“For example,” says Sonam, “the foreign ministry in Norway has a fund to facilitate independent films from our region. But the country faced a lot of problems after Chinese democracy advocate Liu Xiaobo was awarded the Nobel Peace Prize [in 2010]. The Norwegian government might have nothing to do with it [as the Nobel Foundation is privately funded] but the consequences were strong for them after China put up trade barriers. You could see it when the Dalai Lama went to Norway [in 2014] and no one from the government met him. If they now gave funding to a film like ours, the Chinese government could come down on them again. So they would rather reject the film.”

Eventually, the filmmakers approached a crowdfunding platform. They had aimed for $25,000, but received $33,889. The production, too, went smoothly, except for a few cases of altitude-sickness among the crew while shooting in Ladakh. But what the filmmakers seem most thankful for is that they haven’t had any interference by the Government. “Don’t put the thought in their heads!” quips Sarin, who had let her husband do most of the talking on Skype.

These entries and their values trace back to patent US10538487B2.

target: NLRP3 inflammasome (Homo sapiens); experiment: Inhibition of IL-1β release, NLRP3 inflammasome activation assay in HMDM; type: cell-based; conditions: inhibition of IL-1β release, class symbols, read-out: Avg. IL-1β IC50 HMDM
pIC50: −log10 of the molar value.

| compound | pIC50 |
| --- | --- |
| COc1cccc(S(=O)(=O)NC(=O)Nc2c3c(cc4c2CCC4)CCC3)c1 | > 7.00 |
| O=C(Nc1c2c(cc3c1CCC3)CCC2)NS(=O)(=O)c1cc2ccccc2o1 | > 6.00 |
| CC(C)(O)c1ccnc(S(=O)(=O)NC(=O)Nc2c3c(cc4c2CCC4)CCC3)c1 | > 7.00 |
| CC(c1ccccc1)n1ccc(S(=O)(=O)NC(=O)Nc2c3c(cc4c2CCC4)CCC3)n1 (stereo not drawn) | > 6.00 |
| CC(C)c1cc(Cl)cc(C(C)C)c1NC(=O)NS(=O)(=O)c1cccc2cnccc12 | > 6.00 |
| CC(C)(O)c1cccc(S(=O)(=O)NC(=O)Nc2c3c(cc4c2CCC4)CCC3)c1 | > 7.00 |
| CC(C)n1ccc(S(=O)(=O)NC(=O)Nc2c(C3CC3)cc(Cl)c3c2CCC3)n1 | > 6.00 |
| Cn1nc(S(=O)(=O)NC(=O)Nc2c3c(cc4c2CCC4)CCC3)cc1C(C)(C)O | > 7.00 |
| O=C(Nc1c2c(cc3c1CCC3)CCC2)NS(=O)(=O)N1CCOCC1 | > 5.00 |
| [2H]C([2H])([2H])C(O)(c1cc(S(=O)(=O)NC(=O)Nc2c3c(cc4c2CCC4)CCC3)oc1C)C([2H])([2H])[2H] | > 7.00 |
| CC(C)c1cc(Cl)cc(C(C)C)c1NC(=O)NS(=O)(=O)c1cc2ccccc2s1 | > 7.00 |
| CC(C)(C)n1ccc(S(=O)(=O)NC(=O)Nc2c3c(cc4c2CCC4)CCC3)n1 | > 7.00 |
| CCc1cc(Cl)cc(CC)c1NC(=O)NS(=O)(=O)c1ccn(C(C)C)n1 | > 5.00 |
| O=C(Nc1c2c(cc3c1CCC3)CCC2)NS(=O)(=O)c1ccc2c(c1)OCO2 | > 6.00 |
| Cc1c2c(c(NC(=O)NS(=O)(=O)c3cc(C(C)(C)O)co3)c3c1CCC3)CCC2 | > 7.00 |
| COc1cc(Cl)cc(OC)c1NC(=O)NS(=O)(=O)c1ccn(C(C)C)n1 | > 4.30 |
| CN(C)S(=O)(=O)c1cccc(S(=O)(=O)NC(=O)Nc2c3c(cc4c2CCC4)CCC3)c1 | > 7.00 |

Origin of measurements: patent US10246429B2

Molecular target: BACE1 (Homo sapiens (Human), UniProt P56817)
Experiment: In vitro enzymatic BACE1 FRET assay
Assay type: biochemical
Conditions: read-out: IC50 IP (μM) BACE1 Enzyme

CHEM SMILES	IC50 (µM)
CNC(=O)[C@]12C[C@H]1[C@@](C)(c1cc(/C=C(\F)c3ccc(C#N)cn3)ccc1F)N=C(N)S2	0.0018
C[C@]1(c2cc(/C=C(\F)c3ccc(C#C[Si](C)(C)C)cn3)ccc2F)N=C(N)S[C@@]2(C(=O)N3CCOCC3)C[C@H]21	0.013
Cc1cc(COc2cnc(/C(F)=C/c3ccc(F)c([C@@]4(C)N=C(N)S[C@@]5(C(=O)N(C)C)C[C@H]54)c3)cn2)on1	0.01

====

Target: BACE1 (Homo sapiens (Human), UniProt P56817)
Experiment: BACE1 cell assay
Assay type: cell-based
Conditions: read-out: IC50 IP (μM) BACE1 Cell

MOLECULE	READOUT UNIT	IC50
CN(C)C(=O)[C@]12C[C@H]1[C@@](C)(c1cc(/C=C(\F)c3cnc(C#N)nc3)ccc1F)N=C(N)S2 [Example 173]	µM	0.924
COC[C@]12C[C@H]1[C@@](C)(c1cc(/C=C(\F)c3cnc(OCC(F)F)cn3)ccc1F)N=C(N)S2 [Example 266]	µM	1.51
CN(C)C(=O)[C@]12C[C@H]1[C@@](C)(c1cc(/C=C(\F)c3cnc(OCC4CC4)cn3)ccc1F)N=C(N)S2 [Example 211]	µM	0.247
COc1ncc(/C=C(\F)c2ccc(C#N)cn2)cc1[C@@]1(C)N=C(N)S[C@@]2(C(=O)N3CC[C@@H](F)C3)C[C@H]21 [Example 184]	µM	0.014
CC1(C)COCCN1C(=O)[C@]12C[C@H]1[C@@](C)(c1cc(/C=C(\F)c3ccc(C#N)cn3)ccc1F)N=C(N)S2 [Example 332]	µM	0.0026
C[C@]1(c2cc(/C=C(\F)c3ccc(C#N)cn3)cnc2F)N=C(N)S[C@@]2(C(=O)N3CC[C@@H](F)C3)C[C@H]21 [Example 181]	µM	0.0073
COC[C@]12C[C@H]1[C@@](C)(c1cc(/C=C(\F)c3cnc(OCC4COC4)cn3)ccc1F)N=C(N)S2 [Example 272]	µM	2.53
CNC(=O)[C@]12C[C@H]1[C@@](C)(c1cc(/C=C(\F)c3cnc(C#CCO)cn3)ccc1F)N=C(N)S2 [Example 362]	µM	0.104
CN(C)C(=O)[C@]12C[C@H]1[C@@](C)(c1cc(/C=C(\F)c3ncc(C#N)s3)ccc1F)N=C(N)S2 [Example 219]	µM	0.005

“It all depends on the Indian Government’s political status towards China,” says Sonam. “That usually determines whether those living in exile are useful or a hindrance. But for the most part, I think their policy is mostly to turn a blind eye and pretend it doesn’t know what’s happening.”

The couple is currently touring the festival circuit. In November, the screening at DIFF was followed by three more at Kolkata International Film Festival and then at International Film Festival of India in Goa. They consider these platforms crucial to get the word out. They know that an unconventional film like theirs might not see a theatrical release. There’s also the additional factor of censorship: the 2013 film Rockstar was forced to blur out a ‘Free Tibet’ poster that was part in the song Sadda Haq, although it was visible only for a couple of seconds.

But with the proliferation of online screening platforms like Netflix and Amazon, the filmmakers seem optimistic about the future of their film. And while it might have the typical recipe for commercial success, it certainly seems to have touched a chord with the Tibetan community. During the post-screening interaction at DIFF, a man of Tibetan heritage who’d presumably spent all his life in India told them, “In our school [for Tibetan exiles], we were always asked to write essays about the liberation movement. We wrote it, were aware of it, but never quite felt the extent of it. Until now.”